Hysteroid dysphoria symptoms

Scientific basis for the therapeutic use of Withania somnifera (ashwagandha): a review.

Mishra LC, Singh BB, Dagenais S.

Los Angeles College of Chiropractic (LACC), 16200 E Amber Valley Dr., Whittier, CA 90609-1166. [email protected]

OBJECTIVE: The objective of this paper is to review the literature regarding Withania somnifera (ashwagandha, WS) a commonly used herb in Ayurvedic medicine. Specifically, the literature was reviewed for articles pertaining to chemical properties, therapeutic benefits, and toxicity. DESIGN: This review is in a narrative format and consists of all publications relevant to ashwagandha that were identified by the authors through a systematic search of major computerized medical databases; no statistical pooling of results or evaluation of the quality of the studies was performed due to the widely different methods employed by each study. RESULTS: Studies indicate ashwagandha possesses anti-inflammatory, antitumor, antistress, antioxidant, immunomodulatory, hemopoietic, and rejuvenating properties. It also appears to exert a positive influence on the endocrine, cardiopulmonary, and central nervous systems. The mechanisms of action for these properties are not fully understood. Toxicity studies reveal that ashwagandha appears to be a safe compound. CONCLUSION: Preliminary studies have found various constituents of ashwagandha exhibit a variety of therapeutic effects with little or no associated toxicity . These results are very encouraging and indicate this herb should be studied more extensively to confirm these results and reveal other potential therapeutic effects. Clinical trials using ashwagandha for a variety of conditions should also be conducted.

PMID: 10956379

Stone, Michael H. (1993). Abnormalities of personality: within and beyond the realm of treatment . New York: . Norton. Tamney, Joseph B. (2002). The Resilience of Conservative Religion . New York: Cambridge UP.

Histrionic Personality Disorder: links Personality Disorders

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  • Fibromyalgia, Myofascial Pain Syndrome, Chronic Pain Syndrome, and Somatization Disorder - Is There a Connection?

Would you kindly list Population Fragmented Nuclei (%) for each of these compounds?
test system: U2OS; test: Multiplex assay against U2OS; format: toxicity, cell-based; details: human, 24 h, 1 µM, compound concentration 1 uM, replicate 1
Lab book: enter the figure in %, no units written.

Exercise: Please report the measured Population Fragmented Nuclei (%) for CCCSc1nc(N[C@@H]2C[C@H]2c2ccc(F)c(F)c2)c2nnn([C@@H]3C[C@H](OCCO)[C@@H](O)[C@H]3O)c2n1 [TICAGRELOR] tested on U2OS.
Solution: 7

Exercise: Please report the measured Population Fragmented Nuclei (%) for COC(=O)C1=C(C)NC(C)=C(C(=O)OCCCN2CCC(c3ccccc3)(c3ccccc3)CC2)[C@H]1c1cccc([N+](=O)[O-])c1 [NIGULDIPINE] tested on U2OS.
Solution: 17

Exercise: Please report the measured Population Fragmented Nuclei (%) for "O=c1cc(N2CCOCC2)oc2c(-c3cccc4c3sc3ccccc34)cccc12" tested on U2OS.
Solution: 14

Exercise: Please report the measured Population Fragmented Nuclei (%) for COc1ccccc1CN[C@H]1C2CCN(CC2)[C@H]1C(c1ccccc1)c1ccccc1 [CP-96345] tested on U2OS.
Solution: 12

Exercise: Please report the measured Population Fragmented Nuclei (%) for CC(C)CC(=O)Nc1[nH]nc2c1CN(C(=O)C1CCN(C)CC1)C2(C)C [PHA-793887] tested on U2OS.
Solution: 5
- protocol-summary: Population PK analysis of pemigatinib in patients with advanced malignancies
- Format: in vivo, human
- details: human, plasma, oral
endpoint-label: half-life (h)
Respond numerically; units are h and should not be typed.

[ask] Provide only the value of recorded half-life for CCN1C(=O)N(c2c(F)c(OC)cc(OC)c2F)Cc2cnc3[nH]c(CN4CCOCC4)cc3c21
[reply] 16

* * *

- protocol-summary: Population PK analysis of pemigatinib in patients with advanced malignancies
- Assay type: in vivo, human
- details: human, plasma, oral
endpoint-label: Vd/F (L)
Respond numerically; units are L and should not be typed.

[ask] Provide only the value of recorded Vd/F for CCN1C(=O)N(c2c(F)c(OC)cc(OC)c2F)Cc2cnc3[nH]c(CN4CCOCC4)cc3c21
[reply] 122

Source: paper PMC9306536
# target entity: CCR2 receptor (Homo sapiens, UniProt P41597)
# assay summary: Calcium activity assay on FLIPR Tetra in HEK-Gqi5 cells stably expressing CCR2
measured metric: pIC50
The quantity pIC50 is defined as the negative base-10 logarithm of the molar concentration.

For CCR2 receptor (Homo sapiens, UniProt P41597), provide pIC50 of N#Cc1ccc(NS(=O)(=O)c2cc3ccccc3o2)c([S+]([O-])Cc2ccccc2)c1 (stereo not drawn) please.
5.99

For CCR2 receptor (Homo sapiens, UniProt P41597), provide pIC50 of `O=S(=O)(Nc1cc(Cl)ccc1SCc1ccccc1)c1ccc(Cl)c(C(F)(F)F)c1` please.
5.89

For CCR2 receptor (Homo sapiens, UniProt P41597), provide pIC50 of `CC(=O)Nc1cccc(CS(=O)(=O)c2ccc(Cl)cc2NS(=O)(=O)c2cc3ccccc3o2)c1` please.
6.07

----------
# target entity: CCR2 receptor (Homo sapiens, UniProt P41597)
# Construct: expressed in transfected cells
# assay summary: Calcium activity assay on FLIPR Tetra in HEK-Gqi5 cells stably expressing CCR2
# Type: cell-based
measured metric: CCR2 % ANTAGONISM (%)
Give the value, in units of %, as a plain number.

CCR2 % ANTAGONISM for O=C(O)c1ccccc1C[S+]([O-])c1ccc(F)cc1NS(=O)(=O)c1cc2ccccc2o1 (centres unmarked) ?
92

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Web PTypes

AU – Stone MH
TI – Assessing vulnerability to schizophrenia or manic- depression in borderline states.
SO – Schizophrenia Bulletin 1979;5(1):105-10
AB – In a discussion of the article on genetic determinants of borderline conditions by Siever and Gunderson, a phenotypic continuum between pure schizotypal and pure affective conditions is postulated. Many “borderline” cases are seen as attenuated forms of schizophrenia, schizoaffective psychosis, or manic-depression. A Venn diagram illustrates differences among syndromes described by Gunderson, Kernberg, Spitzer, and Klein (“hysteroid dysphoria”). Evidence is presented suggesting that Gunderson’s borderline syndrome contains more schizotypal individuals than Kernberg’s, whereas hysteroid dysphoria is nearer the affective pole of the continuum. A second diagram illustrates how the strength and nature of the genetic factors vary according to the syndrome.

Hysteroid dysphoria has been described as a chronic illness characterized by recurrent periods of depression precipitated by a specific type of stress and associated with a histrionic personality. In addition, there are specific atypical symptoms. The authors tested the syndromal validity of this proposed category in a sample of 1,324 patients with mild depression reported on by psychiatrists in a questionnaire survey. They found 41 (%) who fit a pattern consisting of the basic features of the condition. However, patients who fit this pattern were not more likely to have substantially more atypical symptoms than patients without this pattern. The authors conclude that the syndromal validity of hysteroid dysphoria is not supported.

Hysteroid dysphoria symptoms

hysteroid dysphoria symptoms

Hysteroid dysphoria has been described as a chronic illness characterized by recurrent periods of depression precipitated by a specific type of stress and associated with a histrionic personality. In addition, there are specific atypical symptoms. The authors tested the syndromal validity of this proposed category in a sample of 1,324 patients with mild depression reported on by psychiatrists in a questionnaire survey. They found 41 (%) who fit a pattern consisting of the basic features of the condition. However, patients who fit this pattern were not more likely to have substantially more atypical symptoms than patients without this pattern. The authors conclude that the syndromal validity of hysteroid dysphoria is not supported.

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